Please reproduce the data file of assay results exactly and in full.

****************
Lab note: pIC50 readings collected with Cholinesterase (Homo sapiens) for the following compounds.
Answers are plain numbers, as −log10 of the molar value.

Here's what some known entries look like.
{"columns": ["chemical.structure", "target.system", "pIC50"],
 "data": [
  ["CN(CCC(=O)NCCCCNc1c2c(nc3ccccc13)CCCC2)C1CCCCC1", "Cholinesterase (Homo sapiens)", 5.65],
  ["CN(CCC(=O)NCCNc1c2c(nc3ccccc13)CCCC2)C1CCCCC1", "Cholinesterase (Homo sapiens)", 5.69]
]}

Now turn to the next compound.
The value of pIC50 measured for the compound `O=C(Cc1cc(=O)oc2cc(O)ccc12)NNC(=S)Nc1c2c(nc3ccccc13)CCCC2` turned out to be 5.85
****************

Lab note: pIC50 readings collected with Cholinesterase (Homo sapiens) for the following compounds.
Answers are plain numbers, as −log10 of the molar value.

Here's what some known entries look like.
{"columns": ["chemical.structure", "target.system", "pIC50"],
 "data": [
  ["CN(CCC(=O)NCCCCNc1c2c(nc3ccccc13)CCCC2)C1CCCCC1", "Cholinesterase (Homo sapiens)", 5.65],
  ["CN(CCC(=O)NCCNc1c2c(nc3ccccc13)CCCC2)C1CCCCC1", "Cholinesterase (Homo sapiens)", 5.69]
]}

Now turn to the next compound.
The value of pIC50 measured for the compound `O=C(Cc1cc(=O)oc2cc(O)ccc12)NNC(=S)Nc1c2c(nc3ccccc13)CCCC2` turned out to be 5.85